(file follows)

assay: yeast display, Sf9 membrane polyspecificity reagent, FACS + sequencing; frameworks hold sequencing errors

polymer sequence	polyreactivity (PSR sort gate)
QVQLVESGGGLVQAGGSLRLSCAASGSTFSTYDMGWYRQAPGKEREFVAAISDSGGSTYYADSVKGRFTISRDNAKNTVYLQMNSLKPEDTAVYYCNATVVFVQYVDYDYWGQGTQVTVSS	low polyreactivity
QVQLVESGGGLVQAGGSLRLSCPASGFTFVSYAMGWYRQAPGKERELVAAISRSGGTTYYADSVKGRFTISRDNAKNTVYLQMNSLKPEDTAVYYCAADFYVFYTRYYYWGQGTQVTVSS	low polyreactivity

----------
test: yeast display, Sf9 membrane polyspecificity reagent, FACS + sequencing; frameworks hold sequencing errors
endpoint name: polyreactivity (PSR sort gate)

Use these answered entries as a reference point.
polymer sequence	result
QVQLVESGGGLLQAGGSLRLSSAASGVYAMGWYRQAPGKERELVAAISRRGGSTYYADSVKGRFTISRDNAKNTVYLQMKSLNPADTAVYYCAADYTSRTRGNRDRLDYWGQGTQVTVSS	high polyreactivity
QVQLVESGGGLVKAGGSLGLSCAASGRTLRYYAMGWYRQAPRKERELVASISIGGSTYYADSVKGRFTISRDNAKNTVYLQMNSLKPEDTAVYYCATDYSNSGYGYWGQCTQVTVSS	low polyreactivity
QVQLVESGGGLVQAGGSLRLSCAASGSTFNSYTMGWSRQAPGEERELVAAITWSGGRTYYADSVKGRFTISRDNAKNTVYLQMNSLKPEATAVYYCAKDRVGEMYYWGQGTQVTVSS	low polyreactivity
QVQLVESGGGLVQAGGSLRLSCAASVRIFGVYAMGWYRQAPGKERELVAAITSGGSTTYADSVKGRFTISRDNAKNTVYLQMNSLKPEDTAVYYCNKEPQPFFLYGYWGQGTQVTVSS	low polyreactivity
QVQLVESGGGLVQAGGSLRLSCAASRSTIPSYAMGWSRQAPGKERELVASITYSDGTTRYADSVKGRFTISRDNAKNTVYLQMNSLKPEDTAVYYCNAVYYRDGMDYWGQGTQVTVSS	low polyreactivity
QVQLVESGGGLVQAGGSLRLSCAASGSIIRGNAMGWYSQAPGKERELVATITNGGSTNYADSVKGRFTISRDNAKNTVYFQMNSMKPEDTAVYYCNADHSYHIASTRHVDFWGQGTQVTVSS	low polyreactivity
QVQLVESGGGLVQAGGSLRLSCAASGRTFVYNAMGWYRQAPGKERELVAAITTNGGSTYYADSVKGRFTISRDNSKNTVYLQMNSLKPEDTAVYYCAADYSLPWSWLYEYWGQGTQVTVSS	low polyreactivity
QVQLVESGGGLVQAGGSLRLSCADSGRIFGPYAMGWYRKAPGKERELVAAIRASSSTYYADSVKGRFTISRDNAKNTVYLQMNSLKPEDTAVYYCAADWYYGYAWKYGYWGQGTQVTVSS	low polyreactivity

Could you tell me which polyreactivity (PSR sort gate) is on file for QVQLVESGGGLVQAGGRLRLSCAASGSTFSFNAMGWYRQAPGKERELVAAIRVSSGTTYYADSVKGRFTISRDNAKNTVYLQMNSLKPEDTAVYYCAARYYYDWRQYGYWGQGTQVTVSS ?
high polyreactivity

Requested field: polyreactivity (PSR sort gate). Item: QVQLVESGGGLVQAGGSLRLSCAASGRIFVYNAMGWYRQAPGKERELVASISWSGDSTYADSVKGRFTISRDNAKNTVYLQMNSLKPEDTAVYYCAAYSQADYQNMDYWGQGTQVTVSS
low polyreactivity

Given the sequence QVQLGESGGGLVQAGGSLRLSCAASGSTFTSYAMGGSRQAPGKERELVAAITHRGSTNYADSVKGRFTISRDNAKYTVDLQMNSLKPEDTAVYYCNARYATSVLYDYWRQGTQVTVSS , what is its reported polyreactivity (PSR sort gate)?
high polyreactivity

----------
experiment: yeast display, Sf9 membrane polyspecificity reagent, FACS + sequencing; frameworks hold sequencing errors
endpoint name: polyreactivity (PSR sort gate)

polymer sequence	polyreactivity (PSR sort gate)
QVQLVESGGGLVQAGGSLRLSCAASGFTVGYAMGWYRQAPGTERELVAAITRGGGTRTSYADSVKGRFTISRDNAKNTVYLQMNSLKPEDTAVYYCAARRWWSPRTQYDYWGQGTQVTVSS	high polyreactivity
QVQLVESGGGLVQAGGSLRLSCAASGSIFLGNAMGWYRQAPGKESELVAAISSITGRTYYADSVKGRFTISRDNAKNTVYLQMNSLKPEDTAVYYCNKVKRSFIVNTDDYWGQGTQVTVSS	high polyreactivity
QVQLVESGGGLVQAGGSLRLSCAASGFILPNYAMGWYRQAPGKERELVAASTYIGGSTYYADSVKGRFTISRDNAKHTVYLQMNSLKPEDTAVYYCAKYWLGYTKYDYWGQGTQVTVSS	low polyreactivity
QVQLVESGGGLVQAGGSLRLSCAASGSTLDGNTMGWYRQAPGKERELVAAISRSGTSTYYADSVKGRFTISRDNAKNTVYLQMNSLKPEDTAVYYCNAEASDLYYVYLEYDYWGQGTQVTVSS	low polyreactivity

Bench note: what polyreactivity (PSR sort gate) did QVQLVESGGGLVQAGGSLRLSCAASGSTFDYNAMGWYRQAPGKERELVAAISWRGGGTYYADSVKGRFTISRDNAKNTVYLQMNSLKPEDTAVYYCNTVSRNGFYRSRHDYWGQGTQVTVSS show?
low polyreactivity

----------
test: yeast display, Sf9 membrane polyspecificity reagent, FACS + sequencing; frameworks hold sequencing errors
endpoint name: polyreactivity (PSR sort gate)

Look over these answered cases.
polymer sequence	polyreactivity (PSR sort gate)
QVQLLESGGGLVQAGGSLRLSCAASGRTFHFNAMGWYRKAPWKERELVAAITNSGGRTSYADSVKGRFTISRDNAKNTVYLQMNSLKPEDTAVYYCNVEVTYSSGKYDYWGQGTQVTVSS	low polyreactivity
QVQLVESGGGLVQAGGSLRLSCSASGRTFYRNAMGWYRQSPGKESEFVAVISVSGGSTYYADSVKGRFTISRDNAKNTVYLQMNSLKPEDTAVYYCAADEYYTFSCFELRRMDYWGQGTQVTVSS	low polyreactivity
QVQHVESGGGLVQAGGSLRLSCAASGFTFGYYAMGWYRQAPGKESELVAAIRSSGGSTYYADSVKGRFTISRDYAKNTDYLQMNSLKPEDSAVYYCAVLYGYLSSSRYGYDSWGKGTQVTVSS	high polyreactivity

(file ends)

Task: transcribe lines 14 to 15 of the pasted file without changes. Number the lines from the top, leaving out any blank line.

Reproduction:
QVQLVESGGGLVQAGGSLRLSCAASRSTIPSYAMGWSRQAPGKERELVASITYSDGTTRYADSVKGRFTISRDNAKNTVYLQMNSLKPEDTAVYYCNAVYYRDGMDYWGQGTQVTVSS	low polyreactivity
QVQLVESGGGLVQAGGSLRLSCAASGSIIRGNAMGWYSQAPGKERELVATITNGGSTNYADSVKGRFTISRDNAKNTVYFQMNSMKPEDTAVYYCNADHSYHIASTRHVDFWGQGTQVTVSS	low polyreactivity